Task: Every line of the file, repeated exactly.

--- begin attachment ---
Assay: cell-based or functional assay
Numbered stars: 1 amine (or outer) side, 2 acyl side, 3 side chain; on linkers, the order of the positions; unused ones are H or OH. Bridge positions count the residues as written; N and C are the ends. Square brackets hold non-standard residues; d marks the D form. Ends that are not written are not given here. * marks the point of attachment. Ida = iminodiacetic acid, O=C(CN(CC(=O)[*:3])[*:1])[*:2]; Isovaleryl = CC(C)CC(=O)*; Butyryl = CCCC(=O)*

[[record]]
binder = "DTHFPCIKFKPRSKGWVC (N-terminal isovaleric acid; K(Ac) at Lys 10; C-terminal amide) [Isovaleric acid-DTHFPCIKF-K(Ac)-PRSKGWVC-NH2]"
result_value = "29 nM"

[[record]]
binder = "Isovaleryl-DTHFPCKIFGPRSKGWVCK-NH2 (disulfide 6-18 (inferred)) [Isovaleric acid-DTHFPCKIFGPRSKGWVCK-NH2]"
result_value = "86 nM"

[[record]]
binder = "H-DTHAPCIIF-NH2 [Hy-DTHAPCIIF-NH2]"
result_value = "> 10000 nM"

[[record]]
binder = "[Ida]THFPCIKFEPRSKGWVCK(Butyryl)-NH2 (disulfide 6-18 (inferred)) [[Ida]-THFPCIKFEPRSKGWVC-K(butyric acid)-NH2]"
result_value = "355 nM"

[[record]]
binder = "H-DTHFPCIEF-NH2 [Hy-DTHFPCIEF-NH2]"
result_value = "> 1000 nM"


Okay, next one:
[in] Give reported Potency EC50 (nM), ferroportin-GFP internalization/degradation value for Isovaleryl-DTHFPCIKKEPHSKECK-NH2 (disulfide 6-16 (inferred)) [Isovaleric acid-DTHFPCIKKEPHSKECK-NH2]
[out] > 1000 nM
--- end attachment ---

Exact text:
Assay: cell-based or functional assay
Numbered stars: 1 amine (or outer) side, 2 acyl side, 3 side chain; on linkers, the order of the positions; unused ones are H or OH. Bridge positions count the residues as written; N and C are the ends. Square brackets hold non-standard residues; d marks the D form. Ends that are not written are not given here. * marks the point of attachment. Ida = iminodiacetic acid, O=C(CN(CC(=O)[*:3])[*:1])[*:2]; Isovaleryl = CC(C)CC(=O)*; Butyryl = CCCC(=O)*

[[record]]
binder = "DTHFPCIKFKPRSKGWVC (N-terminal isovaleric acid; K(Ac) at Lys 10; C-terminal amide) [Isovaleric acid-DTHFPCIKF-K(Ac)-PRSKGWVC-NH2]"
result_value = "29 nM"

[[record]]
binder = "Isovaleryl-DTHFPCKIFGPRSKGWVCK-NH2 (disulfide 6-18 (inferred)) [Isovaleric acid-DTHFPCKIFGPRSKGWVCK-NH2]"
result_value = "86 nM"

[[record]]
binder = "H-DTHAPCIIF-NH2 [Hy-DTHAPCIIF-NH2]"
result_value = "> 10000 nM"

[[record]]
binder = "[Ida]THFPCIKFEPRSKGWVCK(Butyryl)-NH2 (disulfide 6-18 (inferred)) [[Ida]-THFPCIKFEPRSKGWVC-K(butyric acid)-NH2]"
result_value = "355 nM"

[[record]]
binder = "H-DTHFPCIEF-NH2 [Hy-DTHFPCIEF-NH2]"
result_value = "> 1000 nM"


Okay, next one:
[in] Give reported Potency EC50 (nM), ferroportin-GFP internalization/degradation value for Isovaleryl-DTHFPCIKKEPHSKECK-NH2 (disulfide 6-16 (inferred)) [Isovaleric acid-DTHFPCIKKEPHSKECK-NH2]
[out] > 1000 nM